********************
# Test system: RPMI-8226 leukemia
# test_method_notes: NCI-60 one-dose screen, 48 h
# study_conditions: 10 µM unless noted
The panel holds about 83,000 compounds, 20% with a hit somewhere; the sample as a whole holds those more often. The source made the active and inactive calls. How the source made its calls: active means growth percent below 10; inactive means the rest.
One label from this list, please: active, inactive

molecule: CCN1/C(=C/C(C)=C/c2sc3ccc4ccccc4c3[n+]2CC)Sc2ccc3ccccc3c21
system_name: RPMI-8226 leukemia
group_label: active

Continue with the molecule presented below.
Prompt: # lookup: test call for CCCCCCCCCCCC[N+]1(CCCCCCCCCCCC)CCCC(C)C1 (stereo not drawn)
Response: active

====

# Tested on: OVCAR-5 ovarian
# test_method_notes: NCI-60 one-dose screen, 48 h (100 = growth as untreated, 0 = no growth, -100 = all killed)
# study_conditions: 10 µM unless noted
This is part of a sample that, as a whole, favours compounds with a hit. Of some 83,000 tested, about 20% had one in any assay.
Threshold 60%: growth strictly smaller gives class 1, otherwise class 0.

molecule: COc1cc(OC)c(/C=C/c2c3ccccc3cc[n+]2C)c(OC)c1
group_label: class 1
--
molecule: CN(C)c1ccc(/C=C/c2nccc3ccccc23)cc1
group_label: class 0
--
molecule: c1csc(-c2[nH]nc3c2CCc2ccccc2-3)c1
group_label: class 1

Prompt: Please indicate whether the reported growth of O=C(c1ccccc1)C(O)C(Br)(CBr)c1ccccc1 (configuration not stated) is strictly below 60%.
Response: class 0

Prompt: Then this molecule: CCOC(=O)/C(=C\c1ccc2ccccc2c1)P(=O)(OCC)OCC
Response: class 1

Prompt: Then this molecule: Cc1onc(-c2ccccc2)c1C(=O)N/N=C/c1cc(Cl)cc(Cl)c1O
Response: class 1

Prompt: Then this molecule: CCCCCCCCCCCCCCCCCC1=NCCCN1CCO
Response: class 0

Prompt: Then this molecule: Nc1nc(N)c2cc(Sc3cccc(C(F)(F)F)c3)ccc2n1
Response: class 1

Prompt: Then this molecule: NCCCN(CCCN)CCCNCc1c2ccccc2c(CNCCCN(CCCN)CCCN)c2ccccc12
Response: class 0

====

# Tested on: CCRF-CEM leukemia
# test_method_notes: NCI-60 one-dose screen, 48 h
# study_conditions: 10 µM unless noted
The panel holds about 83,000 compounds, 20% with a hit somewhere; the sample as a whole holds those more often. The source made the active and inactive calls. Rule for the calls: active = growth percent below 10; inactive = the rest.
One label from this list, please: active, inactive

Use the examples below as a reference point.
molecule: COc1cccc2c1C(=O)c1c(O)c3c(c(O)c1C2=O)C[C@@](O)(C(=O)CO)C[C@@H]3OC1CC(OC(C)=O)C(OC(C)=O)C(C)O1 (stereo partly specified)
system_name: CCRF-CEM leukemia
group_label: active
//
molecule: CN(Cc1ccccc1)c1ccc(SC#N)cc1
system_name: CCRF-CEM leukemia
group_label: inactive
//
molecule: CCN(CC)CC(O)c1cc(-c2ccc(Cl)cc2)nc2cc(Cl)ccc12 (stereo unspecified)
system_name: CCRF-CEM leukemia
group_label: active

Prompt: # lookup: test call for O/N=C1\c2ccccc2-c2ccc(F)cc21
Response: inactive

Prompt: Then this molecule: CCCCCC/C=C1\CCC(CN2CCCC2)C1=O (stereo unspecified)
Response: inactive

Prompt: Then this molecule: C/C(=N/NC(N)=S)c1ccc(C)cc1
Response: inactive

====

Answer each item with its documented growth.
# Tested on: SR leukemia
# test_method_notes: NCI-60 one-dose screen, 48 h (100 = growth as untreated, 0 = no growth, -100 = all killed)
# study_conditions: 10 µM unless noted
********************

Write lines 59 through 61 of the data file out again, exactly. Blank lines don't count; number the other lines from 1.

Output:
Response: inactive

Prompt: Then this molecule: C/C(=N/NC(N)=S)c1ccc(C)cc1
Response: inactive